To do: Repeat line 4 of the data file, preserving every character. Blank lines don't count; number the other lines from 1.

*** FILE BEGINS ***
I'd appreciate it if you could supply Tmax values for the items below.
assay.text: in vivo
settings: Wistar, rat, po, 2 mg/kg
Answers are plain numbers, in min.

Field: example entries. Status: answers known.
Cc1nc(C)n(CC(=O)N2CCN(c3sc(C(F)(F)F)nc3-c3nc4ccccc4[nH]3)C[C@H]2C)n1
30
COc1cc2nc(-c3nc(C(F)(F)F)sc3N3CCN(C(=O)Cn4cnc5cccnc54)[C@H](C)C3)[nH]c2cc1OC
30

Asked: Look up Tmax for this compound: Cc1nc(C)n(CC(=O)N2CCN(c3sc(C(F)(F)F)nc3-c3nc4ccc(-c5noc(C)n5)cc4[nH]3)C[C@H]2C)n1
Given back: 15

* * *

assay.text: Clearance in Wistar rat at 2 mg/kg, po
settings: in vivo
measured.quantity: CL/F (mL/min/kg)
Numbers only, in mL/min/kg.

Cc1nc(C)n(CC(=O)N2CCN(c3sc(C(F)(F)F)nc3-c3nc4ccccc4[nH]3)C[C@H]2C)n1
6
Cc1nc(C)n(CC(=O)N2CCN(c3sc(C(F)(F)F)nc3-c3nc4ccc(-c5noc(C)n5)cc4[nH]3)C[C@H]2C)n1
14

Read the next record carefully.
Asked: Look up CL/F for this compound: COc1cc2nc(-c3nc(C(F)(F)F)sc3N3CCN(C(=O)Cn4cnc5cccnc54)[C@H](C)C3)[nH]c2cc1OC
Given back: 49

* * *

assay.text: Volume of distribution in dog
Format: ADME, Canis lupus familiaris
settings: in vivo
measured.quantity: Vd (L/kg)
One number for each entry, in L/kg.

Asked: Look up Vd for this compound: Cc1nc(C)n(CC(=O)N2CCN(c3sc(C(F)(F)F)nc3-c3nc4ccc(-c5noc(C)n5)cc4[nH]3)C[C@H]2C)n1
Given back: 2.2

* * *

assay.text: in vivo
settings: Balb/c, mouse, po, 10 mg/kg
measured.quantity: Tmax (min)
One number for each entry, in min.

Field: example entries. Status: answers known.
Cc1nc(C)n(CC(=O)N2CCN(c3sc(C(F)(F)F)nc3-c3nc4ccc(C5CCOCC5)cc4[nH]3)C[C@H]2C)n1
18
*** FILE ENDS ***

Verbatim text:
Answers are plain numbers, in min.